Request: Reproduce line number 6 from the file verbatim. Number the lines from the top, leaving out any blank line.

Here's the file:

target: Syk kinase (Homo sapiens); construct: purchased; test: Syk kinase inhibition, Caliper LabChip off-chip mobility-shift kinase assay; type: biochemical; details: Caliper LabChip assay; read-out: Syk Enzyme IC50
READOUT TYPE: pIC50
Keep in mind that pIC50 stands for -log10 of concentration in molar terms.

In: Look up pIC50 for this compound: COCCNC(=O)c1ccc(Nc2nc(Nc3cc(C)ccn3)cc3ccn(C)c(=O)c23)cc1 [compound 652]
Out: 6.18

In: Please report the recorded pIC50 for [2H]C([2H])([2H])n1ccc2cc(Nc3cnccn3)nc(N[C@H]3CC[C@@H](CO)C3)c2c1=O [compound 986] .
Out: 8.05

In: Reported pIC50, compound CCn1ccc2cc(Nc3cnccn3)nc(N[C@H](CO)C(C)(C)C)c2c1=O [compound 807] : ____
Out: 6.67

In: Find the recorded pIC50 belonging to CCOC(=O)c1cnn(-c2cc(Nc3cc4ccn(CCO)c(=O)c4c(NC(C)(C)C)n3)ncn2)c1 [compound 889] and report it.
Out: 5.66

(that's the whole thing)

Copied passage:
In: Please report the recorded pIC50 for [2H]C([2H])([2H])n1ccc2cc(Nc3cnccn3)nc(N[C@H]3CC[C@@H](CO)C3)c2c1=O [compound 986] .